J. Mosegard
Every formable material can theoretically be used for the manufacturing of containers, but for practical purposes the material has to fulfil certain requirements.

The material must not yield phytotoxic substances harmful to the crops. The material must be sufficiently durable, which means that it must last the whole culture-period, but also can take the transport to different commercial links and the transport over long distances from grower to consumer. It must be taken into consideration that container grown plants can be kept a fairly long time in the retailer business, so that the durability must be covering the whole period to the very end. The material must be good-looking, i.e. it is to be understood that the material must not spoil the saleability and if possible add something to it. The material must be rather cheap and it should be water-tight. Different materials will be discussed in the following.

  1. Iron in thin plates is cheap, especially when used containers can be applied, but it has a very distinct drawback that the cans are normally cylindrical, which makes pulling of the plant without disturbance of the root very difficult. In U.S.A. a method of making the cans conical before potting or a procedure with cutting the can with the can opener directly before planting procedure, is used. Iron is not sufficiently durable in thin plate qualities and as it rusts, it will be unesthetic for containers if a painting or rust protection is not carried out.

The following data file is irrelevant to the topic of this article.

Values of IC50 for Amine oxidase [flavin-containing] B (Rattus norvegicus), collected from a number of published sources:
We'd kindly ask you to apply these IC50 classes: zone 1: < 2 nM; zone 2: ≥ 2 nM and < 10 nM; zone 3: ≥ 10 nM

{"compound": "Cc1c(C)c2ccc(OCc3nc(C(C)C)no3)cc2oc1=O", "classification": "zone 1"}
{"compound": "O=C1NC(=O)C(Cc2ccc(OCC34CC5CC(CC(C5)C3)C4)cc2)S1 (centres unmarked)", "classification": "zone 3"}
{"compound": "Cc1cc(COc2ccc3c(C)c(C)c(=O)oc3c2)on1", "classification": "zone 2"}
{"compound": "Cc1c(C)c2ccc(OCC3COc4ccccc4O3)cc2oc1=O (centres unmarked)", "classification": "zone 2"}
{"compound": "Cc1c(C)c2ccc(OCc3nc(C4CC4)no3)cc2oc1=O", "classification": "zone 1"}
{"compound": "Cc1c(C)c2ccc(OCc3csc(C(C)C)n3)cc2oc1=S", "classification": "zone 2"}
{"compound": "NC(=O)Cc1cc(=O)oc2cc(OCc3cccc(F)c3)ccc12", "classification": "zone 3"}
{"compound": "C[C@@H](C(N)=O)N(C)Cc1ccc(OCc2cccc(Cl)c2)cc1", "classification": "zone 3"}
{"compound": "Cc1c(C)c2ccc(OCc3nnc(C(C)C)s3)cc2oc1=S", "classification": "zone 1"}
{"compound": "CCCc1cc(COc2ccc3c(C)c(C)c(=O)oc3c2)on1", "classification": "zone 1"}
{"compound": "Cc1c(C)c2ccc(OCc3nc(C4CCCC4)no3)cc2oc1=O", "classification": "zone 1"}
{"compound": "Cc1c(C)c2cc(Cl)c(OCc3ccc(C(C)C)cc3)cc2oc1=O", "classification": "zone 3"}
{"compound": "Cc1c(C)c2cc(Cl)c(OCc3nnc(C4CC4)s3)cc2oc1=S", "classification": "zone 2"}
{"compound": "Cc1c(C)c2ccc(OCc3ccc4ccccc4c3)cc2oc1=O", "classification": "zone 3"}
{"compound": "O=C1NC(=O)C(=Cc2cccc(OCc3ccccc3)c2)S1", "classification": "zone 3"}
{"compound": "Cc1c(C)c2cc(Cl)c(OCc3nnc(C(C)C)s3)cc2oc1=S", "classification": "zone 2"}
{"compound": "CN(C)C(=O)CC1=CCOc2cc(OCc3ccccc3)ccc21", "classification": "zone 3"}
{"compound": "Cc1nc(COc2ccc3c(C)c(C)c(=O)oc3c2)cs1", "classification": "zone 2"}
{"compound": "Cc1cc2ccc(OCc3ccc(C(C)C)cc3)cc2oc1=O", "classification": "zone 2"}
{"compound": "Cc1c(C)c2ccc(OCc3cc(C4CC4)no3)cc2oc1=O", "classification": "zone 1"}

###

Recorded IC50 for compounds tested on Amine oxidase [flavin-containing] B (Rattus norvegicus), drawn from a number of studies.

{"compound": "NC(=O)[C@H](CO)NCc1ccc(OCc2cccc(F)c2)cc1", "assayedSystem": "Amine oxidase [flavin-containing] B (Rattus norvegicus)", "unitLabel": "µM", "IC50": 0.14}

2. Clay is cheap and ceramic containers are very good, but the breaking in frost will be of disadvantage in northern areas. The heavy weight will give too great freight expenses and there is also unwanted big water loss through the clay walls. They are not recommendable for this purpose.
  3. Concrete can be used for large containers. But for small ones it will have the same disadvantages as for clay and is of no interest. Big containers can be made of two half cylinders kept together with a wire. At delivery the wire is cut and the plant can be taken out with intact root ball. The two half cylinders can be used again. The principle seems to be good for large plants and for this purpose the heavy weight of the concrete will be valuable as a ballast for the plant during cultivation.
  4. Fibrous materials with or without impregnation can be taken into use provided that the tenability will be long enough to cover the cultivation periods, but when planted out will be decayed in the soil. Such material as cardboard, peat, and cellulose, canvas, jute and woods. Normally these containers cannot stand long transport from the growing area and this naturally diminishes the application. The large variation
Mosegard, J. (1969). TYPES AND MATERIALS FOR PLANT CONTAINERS. Acta Hortic. 15, 8-10
DOI: 10.17660/ActaHortic.1969.15.2